A new White Paper has been published on reform of the House of Lords, the latest in a long series of such publications since Labour won the election in 1997. Reform of the upper house was a key part of their programme for modernisation of Britain at the time, and it looks set to remain so for a long time to come. They enjoy contemplating modernisation so much, they do not actually get round to doing it.
So, the plan is that each of the three main parties includes in its manifesto for the next election radical proposals for reform, so that after the next election changes can be made with broad cross-party support. One might ask whether, if there is broad cross-party support for such proposals already, it might be possible to bring in legislation sooner than that, before the next election, for example.
As it is, the government’s plan will lead to the first elections to the newly democratic upper house taking place at the same time as the general election after next, probably in around 2014 or 2015. This is a mere 17 or 18 years after Tony Blair first became prime minister. Are those the actions of a radical, reforming government?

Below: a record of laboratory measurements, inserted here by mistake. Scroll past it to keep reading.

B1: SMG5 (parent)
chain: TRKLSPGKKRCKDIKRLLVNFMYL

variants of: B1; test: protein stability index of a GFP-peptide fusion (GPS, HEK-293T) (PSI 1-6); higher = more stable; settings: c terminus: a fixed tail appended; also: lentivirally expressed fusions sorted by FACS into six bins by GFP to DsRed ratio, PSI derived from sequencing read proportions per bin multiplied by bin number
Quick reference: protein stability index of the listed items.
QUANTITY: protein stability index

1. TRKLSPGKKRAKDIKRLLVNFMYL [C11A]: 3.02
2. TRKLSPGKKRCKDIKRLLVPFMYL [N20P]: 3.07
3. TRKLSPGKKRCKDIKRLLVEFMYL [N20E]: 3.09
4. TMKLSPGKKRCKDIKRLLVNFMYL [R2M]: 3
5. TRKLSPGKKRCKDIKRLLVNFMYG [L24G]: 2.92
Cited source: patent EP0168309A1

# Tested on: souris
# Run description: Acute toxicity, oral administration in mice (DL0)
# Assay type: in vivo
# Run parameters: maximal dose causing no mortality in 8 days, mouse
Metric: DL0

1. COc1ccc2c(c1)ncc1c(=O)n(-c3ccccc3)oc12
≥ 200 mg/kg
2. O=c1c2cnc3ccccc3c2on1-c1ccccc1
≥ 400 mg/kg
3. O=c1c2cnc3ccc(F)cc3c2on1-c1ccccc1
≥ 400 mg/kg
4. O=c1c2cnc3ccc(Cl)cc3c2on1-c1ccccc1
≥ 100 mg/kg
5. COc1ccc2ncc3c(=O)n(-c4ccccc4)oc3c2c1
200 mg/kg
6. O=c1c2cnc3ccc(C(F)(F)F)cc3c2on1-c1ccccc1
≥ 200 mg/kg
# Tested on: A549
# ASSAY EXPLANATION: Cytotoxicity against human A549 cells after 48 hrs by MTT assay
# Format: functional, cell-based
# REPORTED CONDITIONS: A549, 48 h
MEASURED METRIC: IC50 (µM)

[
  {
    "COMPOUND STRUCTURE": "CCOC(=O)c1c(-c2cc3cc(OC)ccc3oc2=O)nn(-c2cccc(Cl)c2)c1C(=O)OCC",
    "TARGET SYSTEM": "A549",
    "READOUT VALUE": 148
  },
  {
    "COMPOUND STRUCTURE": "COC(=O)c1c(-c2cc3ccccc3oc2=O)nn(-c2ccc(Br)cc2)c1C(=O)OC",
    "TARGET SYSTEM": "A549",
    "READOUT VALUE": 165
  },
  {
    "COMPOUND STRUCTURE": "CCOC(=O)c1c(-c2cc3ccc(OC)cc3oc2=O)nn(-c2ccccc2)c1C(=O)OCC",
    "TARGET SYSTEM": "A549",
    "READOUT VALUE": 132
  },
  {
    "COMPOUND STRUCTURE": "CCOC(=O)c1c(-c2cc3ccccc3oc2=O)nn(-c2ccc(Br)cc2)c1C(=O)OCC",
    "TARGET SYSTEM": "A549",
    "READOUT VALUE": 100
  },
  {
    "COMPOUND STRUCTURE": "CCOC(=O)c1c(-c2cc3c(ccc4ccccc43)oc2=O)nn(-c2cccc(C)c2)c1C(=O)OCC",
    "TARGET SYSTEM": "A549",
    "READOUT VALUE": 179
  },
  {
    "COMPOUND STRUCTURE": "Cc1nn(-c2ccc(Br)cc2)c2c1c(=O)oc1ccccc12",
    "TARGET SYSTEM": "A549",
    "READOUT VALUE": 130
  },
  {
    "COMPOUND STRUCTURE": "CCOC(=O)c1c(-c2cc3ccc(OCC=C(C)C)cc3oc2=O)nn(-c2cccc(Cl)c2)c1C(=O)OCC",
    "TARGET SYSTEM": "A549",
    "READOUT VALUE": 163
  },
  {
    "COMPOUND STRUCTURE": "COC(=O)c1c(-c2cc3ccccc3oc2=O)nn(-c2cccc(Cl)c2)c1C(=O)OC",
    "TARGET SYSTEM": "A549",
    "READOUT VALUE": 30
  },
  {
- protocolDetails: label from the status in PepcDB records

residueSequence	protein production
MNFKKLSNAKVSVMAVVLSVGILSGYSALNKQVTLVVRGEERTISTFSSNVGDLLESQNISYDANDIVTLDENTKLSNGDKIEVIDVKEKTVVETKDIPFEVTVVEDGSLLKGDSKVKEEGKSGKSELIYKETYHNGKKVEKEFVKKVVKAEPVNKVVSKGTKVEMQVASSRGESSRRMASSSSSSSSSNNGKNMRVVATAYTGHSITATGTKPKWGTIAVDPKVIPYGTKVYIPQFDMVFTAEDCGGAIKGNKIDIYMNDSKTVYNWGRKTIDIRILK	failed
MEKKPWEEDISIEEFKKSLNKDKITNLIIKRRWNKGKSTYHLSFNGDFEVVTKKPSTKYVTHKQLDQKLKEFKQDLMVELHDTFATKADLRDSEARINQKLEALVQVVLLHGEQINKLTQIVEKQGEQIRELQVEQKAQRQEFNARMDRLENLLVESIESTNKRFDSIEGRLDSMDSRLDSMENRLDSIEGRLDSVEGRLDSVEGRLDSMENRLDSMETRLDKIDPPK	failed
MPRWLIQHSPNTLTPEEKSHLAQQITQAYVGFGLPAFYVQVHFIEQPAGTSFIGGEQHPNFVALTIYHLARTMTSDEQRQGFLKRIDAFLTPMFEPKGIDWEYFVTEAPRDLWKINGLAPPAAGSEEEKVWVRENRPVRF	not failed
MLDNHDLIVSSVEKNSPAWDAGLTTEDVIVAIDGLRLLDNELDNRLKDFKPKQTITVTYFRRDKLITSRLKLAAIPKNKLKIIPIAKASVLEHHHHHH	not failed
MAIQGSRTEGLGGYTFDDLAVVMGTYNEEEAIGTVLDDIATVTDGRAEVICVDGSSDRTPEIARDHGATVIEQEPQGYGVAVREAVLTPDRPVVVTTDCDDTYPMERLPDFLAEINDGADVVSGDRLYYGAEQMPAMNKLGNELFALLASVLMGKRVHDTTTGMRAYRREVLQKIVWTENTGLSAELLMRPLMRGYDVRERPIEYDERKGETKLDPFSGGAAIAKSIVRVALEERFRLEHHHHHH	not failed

The second reason why the latest proposals will make little difference is that they envisage election at the same time as and alongside the general elections for Westminster. While members of the new House of Lords would sit separately from the Commons, they will share the same electoral mandate. (They will be elected in thirds, each serving for three parliamentary terms, so their mandate will be weaker, but still the same.) The upper house will simply be the House of Commons lite.
A reason given for the timing of the elections, which is rather a giveaway over the objective of the whole proposal, is “to minimise disruption to the business of Parliament.” Actually, I think the business of Parliament needs to be disrupted quite a lot: it doesn’t work very well at the moment. Federal Union’s proposal, which you can read here, was to give the upper house a distinctly different mandate, but nonetheless a democratic one.
As it is, the same kind of people will end up in the new House of Lords as are present in the current one, for the same kind of reasons. I am not criticising them for the work they do – they do it very well – but I am not sure that it is the work that needs doing.